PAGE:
Connect to External Systems in Confluent Cloud¶
Confluent Cloud offers pre-built, fully managed, Apache Kafka® Connectors that make it easy to instantly connect to popular data sources and sinks. With a simple UI-based configuration and elastic scaling with no infrastructure to manage, Confluent Cloud Connectors make moving data in and out of Kafka an effortless task, giving you more time to focus on app development.
- If you want to bring your custom connector to Confluent Cloud, see Custom Connectors for Confluent Cloud.
- Connect with Confluent is a program where partners work with Confluent to set up a Partner Integration. From this integration, your customers can start producing and consuming with a few clicks in your UI. For more information, see Connect with Confluent.
- Source connector
- A source connector, such as the Microsoft SQL Server Source connector, ingests entire databases and streams table updates to Kafka topics. It can also collect metrics from all of your application servers and store these in Kafka topics, making the data available for stream processing with low latency.
- Sink connector
- A sink connector delivers data from Kafka topics into secondary indexes, such as Google BigQuery or batch systems like Amazon S3, for offline analysis.
The following Confluent Cloud connectors are supported by Confluent:
- ActiveMQ Source
- AlloyDB Sink
- Amazon CloudWatch Logs Source
- Amazon CloudWatch Metrics Sink
- Amazon DynamoDB Sink
- Amazon Kinesis Source
- Amazon Redshift Sink
- Amazon SQS Source
- Amazon S3 Sink
- Amazon S3 Source
- AWS Lambda Sink
- Azure Blob Storage Sink
- Azure Blob Storage Source
- Azure Cognitive Search Sink
- Azure Cosmos DB Sink
- Azure Cosmos DB Source
- Azure Data Lake Storage Gen2 Sink
- Azure Event Hubs Source
- Azure Functions Sink
- Azure Log Analytics Sink
- Azure Service Bus Source
- Azure Synapse Analytics Sink
- Databricks Delta Lake Sink
- Datadog Metrics Sink
- Datagen Source (development and testing)
- Elasticsearch Service Sink
- GitHub Source
- Google BigQuery Sink
- Google Cloud BigTable Sink
- Google Cloud Functions Sink
- Google Cloud Spanner Sink
- Google Cloud Storage Sink
- Google Cloud Storage Source
- Google Cloud Pub/Sub Source
- HTTP Sink
- HTTP Source
- IBM MQ Source
- InfluxDB 2 Sink
- InfluxDB 2 Source
- Jira Source
- Microsoft SQL Server CDC Source (Debezium)
- Microsoft SQL Server Sink (JDBC)
- Microsoft SQL Server Source (JDBC)
- MongoDB Atlas Sink
- MongoDB Atlas Source
- MQTT Sink
- MQTT Source
- MySQL CDC Source (Debezium)
- MySQL Sink (JDBC)
- MySQL Source (JDBC)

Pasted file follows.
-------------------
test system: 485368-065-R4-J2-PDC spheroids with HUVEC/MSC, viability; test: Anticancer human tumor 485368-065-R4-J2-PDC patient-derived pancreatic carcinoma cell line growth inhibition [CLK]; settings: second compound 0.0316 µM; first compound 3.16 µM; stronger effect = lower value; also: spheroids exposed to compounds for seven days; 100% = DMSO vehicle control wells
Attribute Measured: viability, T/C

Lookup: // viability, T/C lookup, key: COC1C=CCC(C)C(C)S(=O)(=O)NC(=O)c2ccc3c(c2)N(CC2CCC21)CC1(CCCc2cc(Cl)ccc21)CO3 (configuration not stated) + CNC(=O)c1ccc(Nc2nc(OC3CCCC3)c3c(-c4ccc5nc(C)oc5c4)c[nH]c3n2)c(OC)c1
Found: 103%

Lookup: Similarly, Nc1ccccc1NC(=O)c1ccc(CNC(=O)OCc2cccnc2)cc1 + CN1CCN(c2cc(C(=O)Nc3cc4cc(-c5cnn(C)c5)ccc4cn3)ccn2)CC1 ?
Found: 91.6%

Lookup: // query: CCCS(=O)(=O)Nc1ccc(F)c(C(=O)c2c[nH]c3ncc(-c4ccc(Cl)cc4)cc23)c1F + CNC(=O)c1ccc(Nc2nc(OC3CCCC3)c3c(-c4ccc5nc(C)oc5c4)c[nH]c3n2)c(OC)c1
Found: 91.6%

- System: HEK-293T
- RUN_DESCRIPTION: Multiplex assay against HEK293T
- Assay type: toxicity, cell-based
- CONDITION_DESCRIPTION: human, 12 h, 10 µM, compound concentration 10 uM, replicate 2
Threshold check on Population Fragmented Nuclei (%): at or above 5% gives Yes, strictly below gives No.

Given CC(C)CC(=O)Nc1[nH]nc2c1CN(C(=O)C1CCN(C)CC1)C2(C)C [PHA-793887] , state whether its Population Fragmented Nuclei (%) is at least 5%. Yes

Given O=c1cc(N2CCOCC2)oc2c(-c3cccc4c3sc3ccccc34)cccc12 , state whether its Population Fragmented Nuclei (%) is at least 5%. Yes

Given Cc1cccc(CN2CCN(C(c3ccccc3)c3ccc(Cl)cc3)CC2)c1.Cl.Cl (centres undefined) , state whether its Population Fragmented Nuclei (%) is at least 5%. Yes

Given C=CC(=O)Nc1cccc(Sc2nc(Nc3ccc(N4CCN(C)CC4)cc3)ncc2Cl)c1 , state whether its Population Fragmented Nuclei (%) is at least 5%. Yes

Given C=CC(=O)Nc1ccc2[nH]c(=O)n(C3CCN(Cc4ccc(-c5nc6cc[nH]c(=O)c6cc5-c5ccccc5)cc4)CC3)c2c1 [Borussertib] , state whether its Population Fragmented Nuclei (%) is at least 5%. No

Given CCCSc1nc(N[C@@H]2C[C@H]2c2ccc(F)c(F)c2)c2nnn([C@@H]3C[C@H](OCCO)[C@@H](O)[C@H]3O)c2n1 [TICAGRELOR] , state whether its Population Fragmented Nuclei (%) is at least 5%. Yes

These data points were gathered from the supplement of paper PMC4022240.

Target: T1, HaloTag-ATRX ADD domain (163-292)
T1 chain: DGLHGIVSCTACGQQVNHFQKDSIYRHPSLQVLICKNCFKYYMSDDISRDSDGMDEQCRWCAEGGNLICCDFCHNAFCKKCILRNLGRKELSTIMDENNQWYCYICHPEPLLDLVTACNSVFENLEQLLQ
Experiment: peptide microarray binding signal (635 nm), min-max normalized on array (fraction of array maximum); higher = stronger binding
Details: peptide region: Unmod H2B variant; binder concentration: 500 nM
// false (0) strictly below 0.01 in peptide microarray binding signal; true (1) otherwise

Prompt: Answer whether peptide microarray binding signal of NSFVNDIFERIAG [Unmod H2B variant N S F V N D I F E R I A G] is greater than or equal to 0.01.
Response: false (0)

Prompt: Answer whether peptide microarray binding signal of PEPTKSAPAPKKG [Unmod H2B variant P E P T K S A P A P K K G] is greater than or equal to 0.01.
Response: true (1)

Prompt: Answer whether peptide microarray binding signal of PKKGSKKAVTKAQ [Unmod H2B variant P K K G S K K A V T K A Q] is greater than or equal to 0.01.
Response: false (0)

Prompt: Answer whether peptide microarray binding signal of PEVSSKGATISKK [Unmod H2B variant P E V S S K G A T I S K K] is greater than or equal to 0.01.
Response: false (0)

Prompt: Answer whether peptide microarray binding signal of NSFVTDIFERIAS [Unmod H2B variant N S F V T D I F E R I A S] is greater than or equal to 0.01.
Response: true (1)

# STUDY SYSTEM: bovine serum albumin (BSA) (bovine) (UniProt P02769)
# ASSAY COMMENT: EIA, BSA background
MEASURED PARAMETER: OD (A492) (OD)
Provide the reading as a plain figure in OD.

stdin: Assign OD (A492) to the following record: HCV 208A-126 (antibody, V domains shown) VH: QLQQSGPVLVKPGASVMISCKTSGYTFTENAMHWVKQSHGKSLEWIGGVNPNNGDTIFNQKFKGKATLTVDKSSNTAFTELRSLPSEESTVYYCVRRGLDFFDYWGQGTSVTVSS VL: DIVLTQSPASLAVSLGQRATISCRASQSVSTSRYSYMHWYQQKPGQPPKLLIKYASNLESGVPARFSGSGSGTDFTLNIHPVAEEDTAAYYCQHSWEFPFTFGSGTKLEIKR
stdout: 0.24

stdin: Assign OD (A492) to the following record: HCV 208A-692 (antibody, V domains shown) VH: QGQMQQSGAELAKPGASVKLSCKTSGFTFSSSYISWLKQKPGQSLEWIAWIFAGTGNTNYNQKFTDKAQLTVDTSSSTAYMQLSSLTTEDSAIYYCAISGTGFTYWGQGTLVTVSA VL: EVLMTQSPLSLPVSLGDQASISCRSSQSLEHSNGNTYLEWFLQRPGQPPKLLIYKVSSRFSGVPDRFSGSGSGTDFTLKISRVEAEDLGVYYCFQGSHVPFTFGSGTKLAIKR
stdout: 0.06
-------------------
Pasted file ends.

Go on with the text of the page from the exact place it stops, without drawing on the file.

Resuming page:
- New Relic Metrics Sink
- Oracle CDC Source
- Oracle Database Sink
- Oracle Database Source
- PagerDuty Sink
- PostgreSQL CDC Source (Debezium)
- PostgreSQL Sink (JDBC)
- PostgreSQL Source (JDBC)
- RabbitMQ Sink
- RabbitMQ Source Connector
- Redis Sink
- Salesforce Bulk API Source
- Salesforce Bulk API 2.0 Sink
- Salesforce Bulk API 2.0 Source
- Salesforce CDC Source
- Salesforce Platform Event Sink
- Salesforce Platform Event Source
- Salesforce PushTopic Source
- Salesforce SObject Sink
- ServiceNow Sink
- ServiceNow Source
- SFTP Sink
- SFTP Source
- Snowflake Sink
- Solace Sink
- Splunk Sink
- Zendesk Source
Preview features are not currently supported and are not recommended for production use. A preview feature is a Confluent Cloud component that is being introduced to gain early feedback. Preview connectors and features can be used for evaluation and non-production testing purposes or to provide feedback to Confluent. Comments, questions, and suggestions related to preview features are encouraged and can be submitted to email@example.com.
The following Confluent Cloud connectors are available for preview:
Cloud platforms support¶
The following table shows the cloud platforms supported by each connector.
|Amazon CloudWatch Logs Source||Yes||Yes||Yes|
|Amazon CloudWatch Metrics Sink||Yes||No||No|
|Amazon DynamoDB Sink||Yes||No||No|
|Amazon Kinesis Source||Yes||Yes||Yes|
|Amazon Redshift Sink||Yes||No||No|
|Amazon SQS Source||Yes||Yes||Yes|
|Amazon S3 Sink||Yes||No||No|
|Amazon S3 Source||Yes||Yes||Yes|
|AWS Lambda Sink||Yes||No||No|
|Azure Blob Storage Sink||No||Yes||No|
|Azure Blob Storage Source||Yes||Yes||Yes|
|Azure Cognitive Search Sink||No||Yes||No|
|Azure Cosmos DB Sink||No||Yes||No|
|Azure Cosmos DB Source||No||Yes||No|
|Azure Data Lake Storage Gen2 Sink||No||Yes||No|
|Azure Event Hubs Source||Yes||Yes||Yes|
|Azure Functions Sink||No||Yes||No|
|Azure Service Bus Source||Yes||Yes||Yes|
|Azure Synapse Analytics Sink||No||Yes||No|
|Databricks Delta Lake Sink||Yes||No||No|
|Datadog Metrics Sink||Yes||Yes||Yes|
|Elasticsearch Service Sink||Yes||Yes||Yes|
|Google BigQuery Sink||No||No||Yes|
|Google Cloud BigTable Sink||No||No||Yes|
|Google Cloud Dataproc Sink||No||No||Yes|
|Google Cloud Functions Sink||No||No||Yes|
|Google Cloud Spanner Sink||No||No||Yes|
|Google Cloud Storage Sink||No||No||Yes|
|Google Cloud Storage Source||Yes||Yes||Yes|
|Google Cloud Pub/Sub Source||Yes||Yes||Yes|
|IBM MQ Source||Yes||Yes||Yes|
|InfluxDB 2 Sink||Yes||Yes||Yes|
|InfluxDB 2 Source||Yes||Yes||Yes|
|Microsoft SQL Server Sink||Yes||Yes||Yes|
|Microsoft SQL Server Source CDC (Debezium)||Yes||Yes||Yes|
|Microsoft SQL Server Source||Yes||Yes||Yes|
|MongoDB Atlas Sink||Yes||Yes||Yes|
|MongoDB Atlas Source||Yes||Yes||Yes|
|MySQL Source CDC (Debezium)||Yes||Yes||Yes|
|New Relic Metrics Sink||Yes||Yes||Yes|
|Oracle CDC Source||Yes||Yes||Yes|
|Oracle Database Sink||Yes||Yes||Yes|
|Oracle Database Source||Yes||Yes||Yes|
|PostgreSQL CDC Source (Debezium)||Yes||Yes||Yes|
|RabbitMQ Sink Connector||Yes||Yes||Yes|
|Salesforce Bulk API Source||Yes||Yes||Yes|
|Salesforce Bulk API 2.0 Sink||Yes||Yes||Yes|
|Salesforce Bulk API 2.0 Source||Yes||Yes||Yes|
|Salesforce CDC Source||Yes||Yes||Yes|
|Salesforce Platform Event Sink||Yes||Yes||Yes|